Reliable verification of milling cutter micro geometry is one of the top priorities of research and development work for carbide tool manufacturer IMCO Carbide Tool Inc., Perrysburg Township, Ohio. “Four features determine the service life and machining results of modern cutting tools—ubstrate materials, coating, macro geometry and micro geometry,” said Matthew Osburn, vice president and technical director.
IMCO, which specializes in the development of milling cutters with multiple flutes, views micro geometry as being so critical that they desired a measuring technology tailored for only those types of measurements. “We are well known for our high level of research and development activities,” said Osburn. “Reliable verification of edge preparation is of major importance, and the most important criteria for the evaluation of suitable measuring systems for us are accuracy and repeatability of the measurements.”
IMCO has replaced its existing, outdated measuring device with the EdgeMaster optical 3D measuring system from Alicona Corp., Itasca, Illinois. “In the end, the decision to invest in an Alicona measuring system for prototype development was an easy one,” said Osburn. “I have the utmost confidence in the measurement values the EdgeMaster delivers,” he said.
Accuracy, however, is only one of the advantages that he sees in the Alicona system. “We primarily measured edge hone radius sizes with our old system,” said Osburn. “With the EdgeMaster, and its ease of use, we now routinely measure many more attributes than before, and we do it quicker and with more confidence in the measurement results.”
Alicona’s EdgeMaster is an optical 3D measurement system that features Focus-Variation technology to automatically measure form and roughness of complex miniaturized geometries by combining the functionalities of a micro CMM with those of a surface measurement system. Edges of inserts, drills, mills and other round tools can be measured regardless of type, size, material or surface finish. Users measure radii >2 µm/m as well as rake, wedge and clearance angle of tools. Traceable and repeatable results are delivered in high vertical resolution even with vibrations and variations in temperature and ambient light.
IMCO offers milling cutters with up to 13 flutes that achieve above-average surface finish, even with difficult-to-machine materials. Development and testing take place in the company’s internal R&D center, where IMCO can grind, hone, inspect and machine with prototype cutting tools. IMCO seeks higher productivity for its tools through increased chip flow and elimination of chip packing.
The EdgeMaster is also used to measure surface finish of the flute at various grinding parameters to optimize surface integrity. Osburn further explained: “All tools in prototype development are measured and documented with Alicona. We then machine with these tools, meticulously logging our machining results. This process enables us to quickly correct the tool geometry if required.”
Prototyping also requires a flexible system that enables highly accurate measurements on different tool shapes, types and sizes. IMCO has to measure a variety of sizes and helix angles. Osburn said it is “easy to cover this wide variety of tools with the EdgeMaster.”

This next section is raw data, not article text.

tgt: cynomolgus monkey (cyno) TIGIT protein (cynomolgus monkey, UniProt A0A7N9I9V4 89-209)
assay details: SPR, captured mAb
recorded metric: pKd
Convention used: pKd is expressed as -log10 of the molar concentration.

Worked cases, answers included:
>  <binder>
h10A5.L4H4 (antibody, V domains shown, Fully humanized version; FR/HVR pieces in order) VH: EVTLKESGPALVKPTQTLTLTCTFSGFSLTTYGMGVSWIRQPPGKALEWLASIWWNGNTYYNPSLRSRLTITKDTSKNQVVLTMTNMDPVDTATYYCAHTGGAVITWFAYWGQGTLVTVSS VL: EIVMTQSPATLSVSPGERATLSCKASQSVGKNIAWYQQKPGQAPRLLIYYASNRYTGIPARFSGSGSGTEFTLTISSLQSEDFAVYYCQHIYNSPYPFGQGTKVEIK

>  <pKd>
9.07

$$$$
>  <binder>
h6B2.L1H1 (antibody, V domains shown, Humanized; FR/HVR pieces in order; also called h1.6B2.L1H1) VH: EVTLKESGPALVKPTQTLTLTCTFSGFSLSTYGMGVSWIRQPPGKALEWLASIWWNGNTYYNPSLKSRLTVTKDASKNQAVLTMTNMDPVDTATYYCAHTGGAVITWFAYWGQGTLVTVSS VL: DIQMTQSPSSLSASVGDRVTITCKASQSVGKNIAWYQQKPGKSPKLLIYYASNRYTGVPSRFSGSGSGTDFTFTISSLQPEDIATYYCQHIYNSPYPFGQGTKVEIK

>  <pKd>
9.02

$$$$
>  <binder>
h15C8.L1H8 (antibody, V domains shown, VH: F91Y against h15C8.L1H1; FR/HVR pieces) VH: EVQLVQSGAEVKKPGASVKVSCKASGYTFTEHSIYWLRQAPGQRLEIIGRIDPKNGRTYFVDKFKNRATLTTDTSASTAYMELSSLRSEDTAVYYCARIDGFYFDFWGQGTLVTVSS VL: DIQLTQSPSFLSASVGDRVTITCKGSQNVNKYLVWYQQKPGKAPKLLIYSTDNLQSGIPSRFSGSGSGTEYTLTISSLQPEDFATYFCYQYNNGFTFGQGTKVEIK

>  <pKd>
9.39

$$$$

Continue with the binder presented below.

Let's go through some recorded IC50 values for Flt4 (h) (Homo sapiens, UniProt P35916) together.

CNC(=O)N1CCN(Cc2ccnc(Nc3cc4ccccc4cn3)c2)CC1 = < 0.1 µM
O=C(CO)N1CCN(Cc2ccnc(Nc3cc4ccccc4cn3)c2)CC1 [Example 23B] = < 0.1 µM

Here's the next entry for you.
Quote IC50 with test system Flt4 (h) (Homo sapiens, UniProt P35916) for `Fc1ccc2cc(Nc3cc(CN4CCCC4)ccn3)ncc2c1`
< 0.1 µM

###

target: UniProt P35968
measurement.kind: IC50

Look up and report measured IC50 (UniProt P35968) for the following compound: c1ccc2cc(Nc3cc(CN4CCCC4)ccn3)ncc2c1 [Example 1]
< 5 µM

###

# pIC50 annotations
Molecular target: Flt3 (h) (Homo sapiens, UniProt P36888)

IMCO was so impressed by the easy operation and robustness of the optical measuring system in its R&D center that a second EdgeMaster was purchased and is now being used in production operations. The measurement accuracy, repeatability and robustness of the Focus-Variation technology, along with its ease of handling, were key reasons for the purchase. “Our R&D center develops exact specifications for edge treatment on our high-performance cutting tools. Once newly developed tools are released for production, using the same measurement technology as applied in research makes perfect sense,” Osburn explained.
With a second EdgeMaster in use, IMCO’s intensive research is now carried through to the production environment. “In production, the EdgeMaster is used to verify that the precise edge treatment developed in R&D is applied to the tools going to our customers,” Osburn said. He is particularly enthusiastic about its ease of use. “The system worked so well and was so easy to learn that we started training staff on the shop floor. The operators love the new EdgeMaster; it is so easy to learn and use,” he said.
Osburn is convinced that on the shop floor, simple handling is just as important as measuring accuracy. A series of clamping tools for easy fixturing, user friendly controls and single-button solutions to perform measurements on the EdgeMaster create this simple user guidance, he said.
According to Osburn, IMCO also gains an advantage for R&D through measurements in production. “It is an additional benefit for our research that we can store all measurements for future reference,” he explained. In his view, the EdgeMaster ensures that IMCO customers consistently get end mills with optimal micro geometry.
Commenting on the return on investment that has been achieved so far, Osburn said: “The Alicona technology is unique. We have seen a 75% reduction in the time necessary to take readings on the factory floor. Most of this time savings is attributed to the ease of use of the measurement system.”
For more information from Alicona Corp., go to www.alicona.com or phone 630-372-9965; for IMCO Carbide Tool, go to www.imcousa.com, or phone 855-768-3936.
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